The present invention provides an important technical advantage of an improved PVD collimation technique that does not suffer from a serious trade-off between the deposition rate and the degree of PVD collimation.
Another technical advantage of the present invention is that it provides an ultraclean PVD process that eliminates or greatly reduces particulate generation due to collimation, and does not require regular and frequent replacement or cleaning of a physical collimator due to the lack of need for it.
The present invention provides another technical advantage by providing the capability to adjust and control the degree of collimation (programmable electrical collimation) of the PVD process in real time. The present invention can implement variable collimation via a controlled and adjustable electrical parameter (substrate bias, ionization source RF power, or both of these parameters).
The present invention provides another technical advantage by performing high throughput processing of substrate using high rate deposition with enhanced processing capability that does not require an increased PVD chamber volume.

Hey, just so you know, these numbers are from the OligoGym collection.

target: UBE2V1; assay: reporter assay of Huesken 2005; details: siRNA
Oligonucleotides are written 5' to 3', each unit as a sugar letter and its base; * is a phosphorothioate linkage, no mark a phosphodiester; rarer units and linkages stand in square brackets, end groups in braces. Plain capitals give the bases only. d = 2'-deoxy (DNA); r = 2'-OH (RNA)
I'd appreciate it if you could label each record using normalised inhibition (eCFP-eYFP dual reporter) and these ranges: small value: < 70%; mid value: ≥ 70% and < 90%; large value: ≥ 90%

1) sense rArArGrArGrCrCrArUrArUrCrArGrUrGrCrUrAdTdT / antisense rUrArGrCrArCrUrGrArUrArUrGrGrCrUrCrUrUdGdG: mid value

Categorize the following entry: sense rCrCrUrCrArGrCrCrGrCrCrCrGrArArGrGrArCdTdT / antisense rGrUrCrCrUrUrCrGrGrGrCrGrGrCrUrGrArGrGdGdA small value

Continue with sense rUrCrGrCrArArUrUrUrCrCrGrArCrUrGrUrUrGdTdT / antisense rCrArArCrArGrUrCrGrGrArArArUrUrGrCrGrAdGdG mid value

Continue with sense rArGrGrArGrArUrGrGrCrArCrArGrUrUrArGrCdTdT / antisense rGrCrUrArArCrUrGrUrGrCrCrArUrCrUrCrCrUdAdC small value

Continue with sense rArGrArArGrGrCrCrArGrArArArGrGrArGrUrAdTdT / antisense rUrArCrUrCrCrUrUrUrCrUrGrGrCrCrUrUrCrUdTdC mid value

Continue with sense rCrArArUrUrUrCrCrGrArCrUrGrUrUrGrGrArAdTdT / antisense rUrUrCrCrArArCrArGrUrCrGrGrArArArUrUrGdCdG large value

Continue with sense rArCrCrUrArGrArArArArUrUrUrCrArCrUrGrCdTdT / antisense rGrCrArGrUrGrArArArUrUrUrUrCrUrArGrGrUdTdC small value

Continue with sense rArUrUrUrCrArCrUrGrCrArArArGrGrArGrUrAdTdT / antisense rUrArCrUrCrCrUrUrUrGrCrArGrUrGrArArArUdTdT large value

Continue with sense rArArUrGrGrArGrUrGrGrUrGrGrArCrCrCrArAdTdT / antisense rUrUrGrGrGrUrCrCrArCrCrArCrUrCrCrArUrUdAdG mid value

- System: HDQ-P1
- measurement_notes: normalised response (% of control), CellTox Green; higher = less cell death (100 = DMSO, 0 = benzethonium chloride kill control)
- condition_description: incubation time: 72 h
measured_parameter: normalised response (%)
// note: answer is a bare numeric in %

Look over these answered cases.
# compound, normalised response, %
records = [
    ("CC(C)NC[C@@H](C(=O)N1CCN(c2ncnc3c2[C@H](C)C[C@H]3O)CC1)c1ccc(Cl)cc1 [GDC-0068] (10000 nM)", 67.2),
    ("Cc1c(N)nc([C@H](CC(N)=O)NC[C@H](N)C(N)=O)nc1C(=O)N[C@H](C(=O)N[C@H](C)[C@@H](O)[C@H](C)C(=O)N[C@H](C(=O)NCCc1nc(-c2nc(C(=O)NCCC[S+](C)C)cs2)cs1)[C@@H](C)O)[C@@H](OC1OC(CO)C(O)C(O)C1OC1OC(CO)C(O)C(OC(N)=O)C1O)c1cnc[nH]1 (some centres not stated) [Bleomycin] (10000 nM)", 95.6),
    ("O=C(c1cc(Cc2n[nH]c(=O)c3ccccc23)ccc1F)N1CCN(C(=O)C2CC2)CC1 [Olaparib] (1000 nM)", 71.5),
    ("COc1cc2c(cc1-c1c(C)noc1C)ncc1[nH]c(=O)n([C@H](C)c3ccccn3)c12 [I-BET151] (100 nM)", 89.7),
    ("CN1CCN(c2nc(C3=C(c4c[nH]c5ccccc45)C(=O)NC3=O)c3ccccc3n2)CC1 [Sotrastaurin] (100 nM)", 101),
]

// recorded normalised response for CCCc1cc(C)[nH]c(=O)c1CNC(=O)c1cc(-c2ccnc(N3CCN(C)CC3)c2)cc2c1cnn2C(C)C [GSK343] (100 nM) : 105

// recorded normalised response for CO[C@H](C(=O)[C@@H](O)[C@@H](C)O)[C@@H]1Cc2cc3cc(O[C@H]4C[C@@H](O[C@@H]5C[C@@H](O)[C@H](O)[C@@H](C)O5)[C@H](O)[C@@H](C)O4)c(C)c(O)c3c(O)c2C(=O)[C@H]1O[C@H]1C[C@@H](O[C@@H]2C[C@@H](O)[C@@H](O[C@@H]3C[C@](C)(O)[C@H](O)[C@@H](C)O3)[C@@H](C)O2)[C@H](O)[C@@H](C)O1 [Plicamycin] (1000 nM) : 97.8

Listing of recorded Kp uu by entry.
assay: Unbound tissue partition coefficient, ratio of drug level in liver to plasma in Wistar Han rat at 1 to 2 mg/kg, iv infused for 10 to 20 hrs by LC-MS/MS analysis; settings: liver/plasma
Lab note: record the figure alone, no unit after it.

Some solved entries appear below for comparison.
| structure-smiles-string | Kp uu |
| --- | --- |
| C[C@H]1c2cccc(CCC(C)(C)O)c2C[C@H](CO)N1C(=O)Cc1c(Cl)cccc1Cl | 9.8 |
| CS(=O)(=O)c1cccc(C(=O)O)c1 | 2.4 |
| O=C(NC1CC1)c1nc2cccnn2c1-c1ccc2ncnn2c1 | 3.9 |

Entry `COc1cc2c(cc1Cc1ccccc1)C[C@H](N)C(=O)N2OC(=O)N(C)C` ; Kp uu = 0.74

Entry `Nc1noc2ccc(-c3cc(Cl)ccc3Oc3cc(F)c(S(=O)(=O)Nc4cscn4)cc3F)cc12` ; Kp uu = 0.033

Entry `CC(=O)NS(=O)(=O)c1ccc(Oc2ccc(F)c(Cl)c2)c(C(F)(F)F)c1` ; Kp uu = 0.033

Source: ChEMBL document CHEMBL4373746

Another technical advantage of the present invention is the capability for increased PVD deposition rate by the enhanced plasma density assisted by the inductively-coupled source.
A further technical advantage of the present invention is the capability to provide a highly repeatable PVD process for repeatable deposition of ultrathin (down to 5-20 Å) layers by ICP-assisted generation of a stable plasma allowing the use of very low or reduced electrical power levels on the PVD cathode.
For a more complete understanding of the present invention and the advantages thereof, reference is now made to the following description which is to be taken in conjunction with the accompanying drawings in which like reference numerals indicate like features and wherein:
FIG. 1(a) shows a prior art PVD system including a physical collimator;
FIGS. 1(b) and 1(c) illustrate a physical collimator plate;
FIGS. 2 and 3 demonstrate the device topography features as well as the bottom and sidewall coverage of semiconductor devices formed using collimated PVD processes;
FIG. 4 depicts a PVD vacuum process chamber with one embodiment of the invention;